Last year, the A's got off to a sluggish 5-10 start. That ended up being the most games they would fall below .500 all season. This year's low mark was just slightly worse at six games under .500.

Oakland stumbled to a 15-21 start and then hit that number again at 19-25. Since then, the A's are 34-16.

Matching season-highs

On July 12 of last year, the A's beat the Astros to improve to 53-41, getting to 12 games over .500 for the first time all season.

A year later, Oakland completed a three-game sweep of the White Sox to push their record to 53-41, and it once again was the first time they have been 12 games over .500 this season.

[RELATED: Giants, A's move up in MLB power rankings as trade deadline nears]

Mid-June turnarounds

On June 15, 2018, the A's lost to the Angels and fell to 34-36. From there, they would win 19 of their next 24 games to improve to 53-41. This season on June 16, Oakland lost to the Mariners and dropped to 36-36. They responded by winning 17 of their next 22 games to again improve to 53-41.

Will this season's script continue to follow last year's right into the postseason? Stay tuned.

Why Ramon Laureano's power surge doesn't surprise A's manager Bob Melvin

Why Ramon Laureano's power surge doesn't surprise A's manager Bob Melvin

OAKLAND -- Just by looking at Ramón Laureano, you'd have no idea he could crush baseballs as far as he does.

The A's centerfielder stands at 5-foot-11 and is more well-known for his blazing speed, but this season, he has truly become a bona fide slugger.

Laureano, 24, blasted his 18th home run of the year Sunday, helping the A's sweep the White Sox, 3-2. His 18 homers rank third on the team and are three away from passing Coco Crisp for the most round-trippers by an Oakland centerfielder in the last 19 years.

Laureano's power surge might come as a surprise to some, but not Bob Melvin.

"At some point in time, we felt like he had a chance to be a 30-home-run guy," the A's manager said. "Maybe on pace a little sooner than we expected based on experience in the big leagues. But not (surprised) at all if you watch him take (batting practice). He's a strong guy all the way around, whether it's throwing arm, whether it's speed -- he stole a base today pretty easily -- and he's got a lot of power. So understanding the league, making adjustments and so forth, no not a surprise to me."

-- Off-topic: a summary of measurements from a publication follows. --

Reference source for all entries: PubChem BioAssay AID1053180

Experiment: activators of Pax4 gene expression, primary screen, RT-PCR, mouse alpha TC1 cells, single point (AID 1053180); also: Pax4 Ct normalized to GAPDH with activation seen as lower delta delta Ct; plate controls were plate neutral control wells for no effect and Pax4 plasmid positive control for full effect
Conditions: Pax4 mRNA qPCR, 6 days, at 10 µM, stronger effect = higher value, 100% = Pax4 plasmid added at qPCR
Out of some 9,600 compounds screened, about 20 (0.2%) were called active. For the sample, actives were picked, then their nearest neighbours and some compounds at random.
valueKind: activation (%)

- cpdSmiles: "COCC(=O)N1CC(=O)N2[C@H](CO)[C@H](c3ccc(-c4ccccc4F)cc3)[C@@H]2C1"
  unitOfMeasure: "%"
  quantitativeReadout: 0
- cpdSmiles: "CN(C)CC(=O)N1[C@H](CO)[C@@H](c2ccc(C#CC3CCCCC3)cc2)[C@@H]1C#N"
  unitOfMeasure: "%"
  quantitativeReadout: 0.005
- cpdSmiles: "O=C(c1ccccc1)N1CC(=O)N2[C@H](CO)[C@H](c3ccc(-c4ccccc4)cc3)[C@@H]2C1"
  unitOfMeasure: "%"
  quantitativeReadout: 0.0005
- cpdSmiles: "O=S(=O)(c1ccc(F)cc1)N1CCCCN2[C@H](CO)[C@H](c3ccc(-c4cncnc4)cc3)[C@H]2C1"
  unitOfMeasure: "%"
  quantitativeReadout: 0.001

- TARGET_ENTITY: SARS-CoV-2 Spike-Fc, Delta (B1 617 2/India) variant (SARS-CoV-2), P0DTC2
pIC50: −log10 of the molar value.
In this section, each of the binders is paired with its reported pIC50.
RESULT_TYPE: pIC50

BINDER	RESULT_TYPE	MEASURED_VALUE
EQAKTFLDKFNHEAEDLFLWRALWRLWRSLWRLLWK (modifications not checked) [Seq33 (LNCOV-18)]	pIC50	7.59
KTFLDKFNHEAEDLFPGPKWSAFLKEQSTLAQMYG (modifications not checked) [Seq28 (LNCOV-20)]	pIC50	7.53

The power aspect of Laureano's game is relatively new, however. Prior to this season, he had never hit more than 15 home runs at any level of professional baseball. Laureano credits his weight room work -- he added 10 pounds of muscle this offseason -- and plate adjustments for the improvement.

"Over the years, I get older and bigger," he said. "(The power) will come. I just try to help the team win in whatever (way) I can."

Laureano has been especially productive as of late. Sunday marked his fourth home run in the last five games and his 12th since the start of June. He's also shown the ability to hit the long ball to all parts of the field, including center and right.

"Just stay back (on the ball)," Laureano said of his main plate adjustment. "That's it."

Incredibly, Laureano has hit two more homers than reigning home run champion Khris Davis this season. He trails Matt Olson by just one long ball and Matt Chapman by three for the team lead.

[RELATED: A's acquire Bailey from Royals]

Perhaps most importantly, Laureano's increase in power has not caused a drop in any other part of his game. He is still reaching base and using his speed on offense, and of course, his centerfield arm remains spectacular.

We've said this before, but the A's really owe the Astros a nice gift basket for letting Laureano get away.